Shared Resources and Mule Domain Project
In Mule, you can share resources among your different projects by creating a domain project, allowing access to elements from all projects with that domain name.
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Why Mule Domain Project?
A Mule Domain project is used to configure shared resources so these shared resources can be accessed from different Mule projects associated with this domain project. Once we create and deploy a domain project, a domain is created with the project name, so you can configure this domain in your application either by using mule-deploy.properties file or by using mule-project.xml so that all the resources configured in it can be accessed.
What Are Shared Resources?
Mule supports the ability to define selected connectors as common resources and expose them to all applications deployed under the same domain. These resources are known as shared resources; to host these, you must create a Mule Domain Project and then reference it on each of the projects that are meant to use the elements in it. Once defined, any Mule application associated with a particular domain can access resources in this file. Note that Mule applications can be associated with only one domain at a time.
Shared resources allow multiple development teams to work in parallel using the same set of reusable connectors. Defining these connectors as shared resources at the domain level allows the team to:
- Expose multiple services within the domain through the same port,
- Share the connection to persistent storage,
- Share services between applications through a well-defined interface,
- Ensure consistency between applications upon any changes, as the configuration is only set in one place.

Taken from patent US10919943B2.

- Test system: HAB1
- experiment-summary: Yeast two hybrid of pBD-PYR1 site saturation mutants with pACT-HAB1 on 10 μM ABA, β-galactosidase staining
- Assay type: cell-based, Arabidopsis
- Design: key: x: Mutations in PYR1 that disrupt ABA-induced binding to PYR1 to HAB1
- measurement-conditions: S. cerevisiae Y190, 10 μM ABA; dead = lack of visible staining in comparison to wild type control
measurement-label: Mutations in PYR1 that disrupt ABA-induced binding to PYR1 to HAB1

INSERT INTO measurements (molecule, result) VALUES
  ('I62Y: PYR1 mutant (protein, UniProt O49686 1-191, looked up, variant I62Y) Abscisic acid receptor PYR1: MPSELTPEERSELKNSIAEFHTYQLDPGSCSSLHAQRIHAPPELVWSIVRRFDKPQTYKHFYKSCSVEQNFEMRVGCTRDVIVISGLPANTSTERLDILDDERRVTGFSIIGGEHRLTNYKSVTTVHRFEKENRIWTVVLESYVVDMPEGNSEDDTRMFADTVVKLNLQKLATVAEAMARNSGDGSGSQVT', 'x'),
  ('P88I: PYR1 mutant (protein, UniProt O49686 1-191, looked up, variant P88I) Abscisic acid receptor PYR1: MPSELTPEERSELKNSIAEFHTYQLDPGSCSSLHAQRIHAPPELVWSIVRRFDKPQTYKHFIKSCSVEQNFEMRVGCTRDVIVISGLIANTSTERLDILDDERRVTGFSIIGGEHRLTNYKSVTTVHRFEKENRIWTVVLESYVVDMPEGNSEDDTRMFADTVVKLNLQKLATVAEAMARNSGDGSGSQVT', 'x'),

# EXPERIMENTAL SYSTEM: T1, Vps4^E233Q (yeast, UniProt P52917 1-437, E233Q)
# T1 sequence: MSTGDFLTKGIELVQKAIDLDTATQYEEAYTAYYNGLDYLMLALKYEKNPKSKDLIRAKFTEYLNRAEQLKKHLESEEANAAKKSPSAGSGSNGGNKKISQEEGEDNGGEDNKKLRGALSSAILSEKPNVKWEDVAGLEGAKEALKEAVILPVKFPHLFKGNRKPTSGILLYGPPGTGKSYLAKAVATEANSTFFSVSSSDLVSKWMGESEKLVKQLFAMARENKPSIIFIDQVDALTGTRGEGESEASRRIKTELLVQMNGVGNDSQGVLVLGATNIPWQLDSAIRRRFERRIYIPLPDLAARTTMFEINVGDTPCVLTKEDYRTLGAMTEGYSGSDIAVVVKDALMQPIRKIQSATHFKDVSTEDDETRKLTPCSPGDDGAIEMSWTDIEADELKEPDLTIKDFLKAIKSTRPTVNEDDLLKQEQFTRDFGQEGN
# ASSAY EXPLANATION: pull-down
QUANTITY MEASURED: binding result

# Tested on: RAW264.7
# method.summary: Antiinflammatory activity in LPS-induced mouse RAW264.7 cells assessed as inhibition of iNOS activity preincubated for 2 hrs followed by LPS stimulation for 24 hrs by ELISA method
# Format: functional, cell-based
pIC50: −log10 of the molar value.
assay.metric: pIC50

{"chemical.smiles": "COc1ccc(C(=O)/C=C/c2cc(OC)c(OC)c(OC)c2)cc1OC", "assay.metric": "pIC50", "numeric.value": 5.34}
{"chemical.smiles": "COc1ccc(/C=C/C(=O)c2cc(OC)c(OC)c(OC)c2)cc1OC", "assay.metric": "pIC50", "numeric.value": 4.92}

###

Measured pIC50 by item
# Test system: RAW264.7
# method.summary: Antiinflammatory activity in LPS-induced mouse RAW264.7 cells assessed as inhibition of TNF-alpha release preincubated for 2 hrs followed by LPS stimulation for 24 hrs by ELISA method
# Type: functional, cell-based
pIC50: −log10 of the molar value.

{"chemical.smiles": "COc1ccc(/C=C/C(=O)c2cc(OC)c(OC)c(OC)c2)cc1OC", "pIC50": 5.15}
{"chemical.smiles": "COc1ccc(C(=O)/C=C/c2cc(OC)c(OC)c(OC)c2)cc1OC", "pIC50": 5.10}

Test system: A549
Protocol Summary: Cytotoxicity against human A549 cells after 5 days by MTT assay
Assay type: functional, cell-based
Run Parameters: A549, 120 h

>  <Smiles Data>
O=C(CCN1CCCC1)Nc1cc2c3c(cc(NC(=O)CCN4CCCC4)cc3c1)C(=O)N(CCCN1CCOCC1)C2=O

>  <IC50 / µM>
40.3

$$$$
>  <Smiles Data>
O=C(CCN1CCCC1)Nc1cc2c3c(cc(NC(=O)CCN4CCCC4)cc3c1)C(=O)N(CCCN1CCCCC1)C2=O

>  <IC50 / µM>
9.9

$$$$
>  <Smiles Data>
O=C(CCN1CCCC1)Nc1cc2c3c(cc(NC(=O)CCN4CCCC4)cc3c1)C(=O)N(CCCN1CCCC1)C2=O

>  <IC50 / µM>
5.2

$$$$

This document assumes that you are using Anypoint Studio with Mule runtime 3.6 or newer, or that you are building your applications outside Studio and deploying them to Mule Standalone 3.5.0 runtime or newer.
Creating a Mule Domain Project
Open Anypoint Studio, and Click on "File" ===> click on "New" ===> select and click on "Mule Domain Project" and then enter your domain project name as shown in the attached screenshot.
Once you have created this domain project, the structure of the project looks like this:
As you have created the domain project with the name "first-mule-domain-project," you can now configure "Shared Resources" in this project. I'm going to create a "Http Listener" Shared Resource in this project so that it can be accessed from my other Mule projects.
To create a Shared Resource in our domain project, we need to configure (or copy and paste) the corresponding resource's schemaLocation and its namespaces in our domain project. As I'm going to configure the HTTP Listener as a Shared Resource, I need to configure the below schemaLocation and namespace in my domain project's "mule-domain-config.xml," file as shown in the below screenshot.
For namespace use:
For schemaLocation use:
As you have created a configured namespace and schemaLocation, now you will be able to configure the below Http Listen in your domain project:
<http:listener-config name="HTTP_Listener_Configuration" host="0.0.0.0" port="9876" doc:name="HTTP Listener Configuration"/>
This is an HTTP listener; you can refer to this from any of your Mule projects associated with this domain (first-mule-domain-project).
Once you run your domain project, the domain will be registered with your Mule runtime so you can refer to this domain from your project.
Referring to Shared Resources in Your Mule Project
Here you have two options to refer to the resource from your Mule project:
Using the mule-deploy.properties file.
Using the mule-project.xml file.
Here, you open the mule-deploy.properties file and configure the domain properties value as "first-mule-domain-project" as shown in the below figure.
Click on mule-project.xml; then you will be able to see a list of all domains available in your Mule ESB and you can select the domain "first-mule-domain-project" as shown below.
As you have associated your Mule project named "object-store" with the domain "first-mule-domain-project," you can now access the HTTP listener shared resource named "HTTP_Listener_Configuration" from your project, as shown below.
In my project named "object-store," I didn't create that HTTP listener for my HTTP inbound connector, but I was able to access "HTTP_Listener_Configuration" from my Mule domain project.
I hope this helps you understand shared resources and Mule domain project.
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